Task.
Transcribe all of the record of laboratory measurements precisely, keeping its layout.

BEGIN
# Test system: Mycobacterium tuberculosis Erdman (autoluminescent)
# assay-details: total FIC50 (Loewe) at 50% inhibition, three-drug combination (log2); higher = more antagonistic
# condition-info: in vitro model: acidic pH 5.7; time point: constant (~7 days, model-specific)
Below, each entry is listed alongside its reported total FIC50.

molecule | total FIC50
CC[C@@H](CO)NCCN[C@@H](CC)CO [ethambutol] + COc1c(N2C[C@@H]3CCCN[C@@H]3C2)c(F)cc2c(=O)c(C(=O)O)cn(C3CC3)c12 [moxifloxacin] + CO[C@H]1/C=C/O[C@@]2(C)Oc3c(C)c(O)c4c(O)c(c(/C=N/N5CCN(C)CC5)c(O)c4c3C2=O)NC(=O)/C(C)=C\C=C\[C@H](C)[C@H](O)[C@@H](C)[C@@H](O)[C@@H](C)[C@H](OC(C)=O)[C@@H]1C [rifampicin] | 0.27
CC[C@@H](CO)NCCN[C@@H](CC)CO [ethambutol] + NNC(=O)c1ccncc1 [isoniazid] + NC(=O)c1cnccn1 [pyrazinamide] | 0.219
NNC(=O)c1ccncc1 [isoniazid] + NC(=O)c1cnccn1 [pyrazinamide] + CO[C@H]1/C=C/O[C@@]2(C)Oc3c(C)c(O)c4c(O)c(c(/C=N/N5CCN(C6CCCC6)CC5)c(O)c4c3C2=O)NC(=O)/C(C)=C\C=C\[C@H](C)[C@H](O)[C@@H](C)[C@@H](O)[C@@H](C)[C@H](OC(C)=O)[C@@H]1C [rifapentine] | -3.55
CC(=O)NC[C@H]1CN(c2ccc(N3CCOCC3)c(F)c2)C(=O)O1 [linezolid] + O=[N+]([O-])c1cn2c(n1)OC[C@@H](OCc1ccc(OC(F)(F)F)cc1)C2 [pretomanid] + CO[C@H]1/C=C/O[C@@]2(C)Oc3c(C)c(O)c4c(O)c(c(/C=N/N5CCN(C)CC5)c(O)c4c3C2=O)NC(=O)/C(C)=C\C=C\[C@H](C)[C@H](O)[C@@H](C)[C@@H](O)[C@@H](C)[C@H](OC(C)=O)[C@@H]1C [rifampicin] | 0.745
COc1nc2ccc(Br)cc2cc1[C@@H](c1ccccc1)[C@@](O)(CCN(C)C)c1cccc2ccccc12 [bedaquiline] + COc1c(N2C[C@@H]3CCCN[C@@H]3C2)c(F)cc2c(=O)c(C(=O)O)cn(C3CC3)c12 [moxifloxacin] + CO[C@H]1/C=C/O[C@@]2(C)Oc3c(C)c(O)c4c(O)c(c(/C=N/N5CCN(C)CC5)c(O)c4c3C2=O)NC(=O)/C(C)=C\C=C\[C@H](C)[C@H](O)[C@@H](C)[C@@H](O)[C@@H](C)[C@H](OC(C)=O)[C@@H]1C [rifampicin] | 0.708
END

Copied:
# Test system: Mycobacterium tuberculosis Erdman (autoluminescent)
# assay-details: total FIC50 (Loewe) at 50% inhibition, three-drug combination (log2); higher = more antagonistic
# condition-info: in vitro model: acidic pH 5.7; time point: constant (~7 days, model-specific)
Below, each entry is listed alongside its reported total FIC50.

molecule | total FIC50
CC[C@@H](CO)NCCN[C@@H](CC)CO [ethambutol] + COc1c(N2C[C@@H]3CCCN[C@@H]3C2)c(F)cc2c(=O)c(C(=O)O)cn(C3CC3)c12 [moxifloxacin] + CO[C@H]1/C=C/O[C@@]2(C)Oc3c(C)c(O)c4c(O)c(c(/C=N/N5CCN(C)CC5)c(O)c4c3C2=O)NC(=O)/C(C)=C\C=C\[C@H](C)[C@H](O)[C@@H](C)[C@@H](O)[C@@H](C)[C@H](OC(C)=O)[C@@H]1C [rifampicin] | 0.27
CC[C@@H](CO)NCCN[C@@H](CC)CO [ethambutol] + NNC(=O)c1ccncc1 [isoniazid] + NC(=O)c1cnccn1 [pyrazinamide] | 0.219
NNC(=O)c1ccncc1 [isoniazid] + NC(=O)c1cnccn1 [pyrazinamide] + CO[C@H]1/C=C/O[C@@]2(C)Oc3c(C)c(O)c4c(O)c(c(/C=N/N5CCN(C6CCCC6)CC5)c(O)c4c3C2=O)NC(=O)/C(C)=C\C=C\[C@H](C)[C@H](O)[C@@H](C)[C@@H](O)[C@@H](C)[C@H](OC(C)=O)[C@@H]1C [rifapentine] | -3.55
CC(=O)NC[C@H]1CN(c2ccc(N3CCOCC3)c(F)c2)C(=O)O1 [linezolid] + O=[N+]([O-])c1cn2c(n1)OC[C@@H](OCc1ccc(OC(F)(F)F)cc1)C2 [pretomanid] + CO[C@H]1/C=C/O[C@@]2(C)Oc3c(C)c(O)c4c(O)c(c(/C=N/N5CCN(C)CC5)c(O)c4c3C2=O)NC(=O)/C(C)=C\C=C\[C@H](C)[C@H](O)[C@@H](C)[C@@H](O)[C@@H](C)[C@H](OC(C)=O)[C@@H]1C [rifampicin] | 0.745
COc1nc2ccc(Br)cc2cc1[C@@H](c1ccccc1)[C@@](O)(CCN(C)C)c1cccc2ccccc12 [bedaquiline] + COc1c(N2C[C@@H]3CCCN[C@@H]3C2)c(F)cc2c(=O)c(C(=O)O)cn(C3CC3)c12 [moxifloxacin] + CO[C@H]1/C=C/O[C@@]2(C)Oc3c(C)c(O)c4c(O)c(c(/C=N/N5CCN(C)CC5)c(O)c4c3C2=O)NC(=O)/C(C)=C\C=C\[C@H](C)[C@H](O)[C@@H](C)[C@@H](O)[C@@H](C)[C@H](OC(C)=O)[C@@H]1C [rifampicin] | 0.708